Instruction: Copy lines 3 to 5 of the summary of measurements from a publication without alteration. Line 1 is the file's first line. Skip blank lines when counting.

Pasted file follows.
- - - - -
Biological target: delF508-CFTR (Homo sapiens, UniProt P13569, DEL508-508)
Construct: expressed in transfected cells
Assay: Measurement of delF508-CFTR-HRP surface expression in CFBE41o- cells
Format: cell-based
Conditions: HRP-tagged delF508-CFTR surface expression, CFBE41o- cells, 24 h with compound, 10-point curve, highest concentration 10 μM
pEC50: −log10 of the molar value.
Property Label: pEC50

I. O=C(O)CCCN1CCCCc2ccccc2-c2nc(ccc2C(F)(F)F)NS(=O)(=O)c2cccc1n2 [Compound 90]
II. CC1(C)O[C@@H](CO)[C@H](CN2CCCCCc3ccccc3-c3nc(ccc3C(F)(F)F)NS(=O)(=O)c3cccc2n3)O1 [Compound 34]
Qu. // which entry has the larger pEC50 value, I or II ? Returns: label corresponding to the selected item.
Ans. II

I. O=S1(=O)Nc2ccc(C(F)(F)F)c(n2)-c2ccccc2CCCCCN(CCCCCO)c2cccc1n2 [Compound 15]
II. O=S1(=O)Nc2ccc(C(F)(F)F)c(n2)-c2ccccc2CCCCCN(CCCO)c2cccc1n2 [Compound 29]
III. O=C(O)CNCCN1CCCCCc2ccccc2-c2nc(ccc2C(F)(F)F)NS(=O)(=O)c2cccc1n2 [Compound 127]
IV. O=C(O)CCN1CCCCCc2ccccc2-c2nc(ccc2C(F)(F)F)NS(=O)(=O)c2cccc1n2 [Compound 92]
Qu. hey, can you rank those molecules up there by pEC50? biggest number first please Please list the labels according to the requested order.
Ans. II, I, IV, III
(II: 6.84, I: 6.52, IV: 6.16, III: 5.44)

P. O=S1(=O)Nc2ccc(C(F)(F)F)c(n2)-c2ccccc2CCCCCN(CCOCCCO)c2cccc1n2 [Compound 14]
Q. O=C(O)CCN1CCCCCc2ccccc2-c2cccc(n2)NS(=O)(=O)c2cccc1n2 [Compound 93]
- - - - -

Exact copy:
Assay: Measurement of delF508-CFTR-HRP surface expression in CFBE41o- cells
Format: cell-based
Conditions: HRP-tagged delF508-CFTR surface expression, CFBE41o- cells, 24 h with compound, 10-point curve, highest concentration 10 μM